Hofmann's first description typifies the effect of a low dose, possibly 25 to 50 f.1g: short duration, little affective lability and visual illusions but no hallucinations. Perception is intensified, rather than distorted. At this dose meaning may be heightened to the extent that experience takes on a mystical, epiphanic quality and old memories may be reexperienced with an eidetic intensity (Busch and Johnson 1950).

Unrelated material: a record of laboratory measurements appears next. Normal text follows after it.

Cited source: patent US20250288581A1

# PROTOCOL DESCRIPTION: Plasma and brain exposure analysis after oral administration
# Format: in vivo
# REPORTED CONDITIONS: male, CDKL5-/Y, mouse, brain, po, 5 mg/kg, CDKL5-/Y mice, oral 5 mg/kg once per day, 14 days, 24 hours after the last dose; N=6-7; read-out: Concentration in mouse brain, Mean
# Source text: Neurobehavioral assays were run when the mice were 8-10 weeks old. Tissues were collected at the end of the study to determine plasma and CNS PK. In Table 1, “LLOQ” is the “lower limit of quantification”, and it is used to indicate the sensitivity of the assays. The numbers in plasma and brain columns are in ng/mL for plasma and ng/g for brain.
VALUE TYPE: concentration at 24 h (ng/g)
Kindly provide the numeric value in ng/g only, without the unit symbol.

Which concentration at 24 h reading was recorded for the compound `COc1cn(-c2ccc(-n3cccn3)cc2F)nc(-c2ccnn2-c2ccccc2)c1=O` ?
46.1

His second ingestion characterizes the effect of a larger dose. Again, dizziness and anxiety may occur 20 to 30 minutes after ingestion (Abramson et al. 1955). These symptoms correspond to signs of sympathetic arousal: increased pulse and blood pressure, dilated pupils, piloerection, hyperreflexia, and slight pyrexia. Following this there is a period of increasingly intense perceptual distortion. Hallucinations can occur in any sensory modality, the most common being visual and the least common auditory. Delusions are uncommon. The perception of the passage of time is often distorted. Synesthesia, the blending of sensory modalities, while prevalent in the literature, is unusual in our clinical experience. Affective changes are profound and often take the form of an exaggeration of preexisting mood. In most instances they are experienced as positive. The feelings of terror and depression described by Hofmann, which characterize the "bad trip," appear in emergency rooms as casualties. Gradually the intensity of these effects declines, the total duration of drug action being between 6 and 12 hours.